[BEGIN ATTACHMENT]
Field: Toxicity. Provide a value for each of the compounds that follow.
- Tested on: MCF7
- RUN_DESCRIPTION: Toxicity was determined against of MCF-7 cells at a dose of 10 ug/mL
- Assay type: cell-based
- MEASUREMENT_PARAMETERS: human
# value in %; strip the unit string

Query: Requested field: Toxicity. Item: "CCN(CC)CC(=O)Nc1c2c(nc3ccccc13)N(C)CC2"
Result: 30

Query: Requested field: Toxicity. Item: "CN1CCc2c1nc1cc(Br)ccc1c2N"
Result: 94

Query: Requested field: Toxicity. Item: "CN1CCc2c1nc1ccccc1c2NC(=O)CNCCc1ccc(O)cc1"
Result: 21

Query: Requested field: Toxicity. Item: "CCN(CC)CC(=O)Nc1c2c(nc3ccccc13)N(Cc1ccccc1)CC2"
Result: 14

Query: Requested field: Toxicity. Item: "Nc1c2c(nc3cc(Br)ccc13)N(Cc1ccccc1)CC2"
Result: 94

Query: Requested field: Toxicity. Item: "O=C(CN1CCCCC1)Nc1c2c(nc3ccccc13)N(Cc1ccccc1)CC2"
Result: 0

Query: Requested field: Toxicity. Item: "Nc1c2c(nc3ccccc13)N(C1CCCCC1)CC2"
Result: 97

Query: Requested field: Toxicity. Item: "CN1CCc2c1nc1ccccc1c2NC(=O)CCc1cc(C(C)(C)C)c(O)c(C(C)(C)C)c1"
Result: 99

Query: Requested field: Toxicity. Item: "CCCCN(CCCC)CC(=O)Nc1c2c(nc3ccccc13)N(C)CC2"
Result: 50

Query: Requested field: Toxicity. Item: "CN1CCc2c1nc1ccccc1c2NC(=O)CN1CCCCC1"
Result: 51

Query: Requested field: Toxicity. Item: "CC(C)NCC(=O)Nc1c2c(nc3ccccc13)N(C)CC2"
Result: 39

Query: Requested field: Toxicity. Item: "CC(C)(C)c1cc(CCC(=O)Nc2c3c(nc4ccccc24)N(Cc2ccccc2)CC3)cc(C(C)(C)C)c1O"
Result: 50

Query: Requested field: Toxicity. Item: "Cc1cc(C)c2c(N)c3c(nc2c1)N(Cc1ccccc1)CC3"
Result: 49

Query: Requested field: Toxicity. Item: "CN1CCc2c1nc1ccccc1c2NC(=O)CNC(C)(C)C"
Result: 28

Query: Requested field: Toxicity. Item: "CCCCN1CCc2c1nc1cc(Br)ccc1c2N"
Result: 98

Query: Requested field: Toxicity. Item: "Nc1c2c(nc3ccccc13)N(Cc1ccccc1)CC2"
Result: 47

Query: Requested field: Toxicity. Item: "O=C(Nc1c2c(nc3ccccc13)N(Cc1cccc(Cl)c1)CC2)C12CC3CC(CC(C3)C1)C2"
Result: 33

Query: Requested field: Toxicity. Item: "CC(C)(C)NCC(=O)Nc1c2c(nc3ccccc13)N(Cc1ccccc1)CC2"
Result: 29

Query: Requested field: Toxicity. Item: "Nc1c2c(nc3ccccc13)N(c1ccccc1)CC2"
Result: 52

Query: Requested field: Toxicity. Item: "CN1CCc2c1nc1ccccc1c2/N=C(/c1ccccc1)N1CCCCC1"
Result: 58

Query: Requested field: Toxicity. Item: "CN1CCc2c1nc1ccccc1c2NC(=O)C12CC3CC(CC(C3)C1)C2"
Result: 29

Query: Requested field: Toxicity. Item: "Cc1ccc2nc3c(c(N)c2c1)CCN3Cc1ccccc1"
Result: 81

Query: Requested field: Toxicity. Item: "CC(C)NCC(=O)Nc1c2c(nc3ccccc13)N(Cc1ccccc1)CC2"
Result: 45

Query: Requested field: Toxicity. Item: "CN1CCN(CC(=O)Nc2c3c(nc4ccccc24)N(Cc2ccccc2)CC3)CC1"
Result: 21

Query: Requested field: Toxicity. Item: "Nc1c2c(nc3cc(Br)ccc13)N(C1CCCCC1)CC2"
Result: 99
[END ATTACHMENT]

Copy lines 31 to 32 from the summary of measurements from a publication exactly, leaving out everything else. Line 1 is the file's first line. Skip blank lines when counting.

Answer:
Query: Requested field: Toxicity. Item: "Cc1cc(C)c2c(N)c3c(nc2c1)N(Cc1ccccc1)CC3"
Result: 49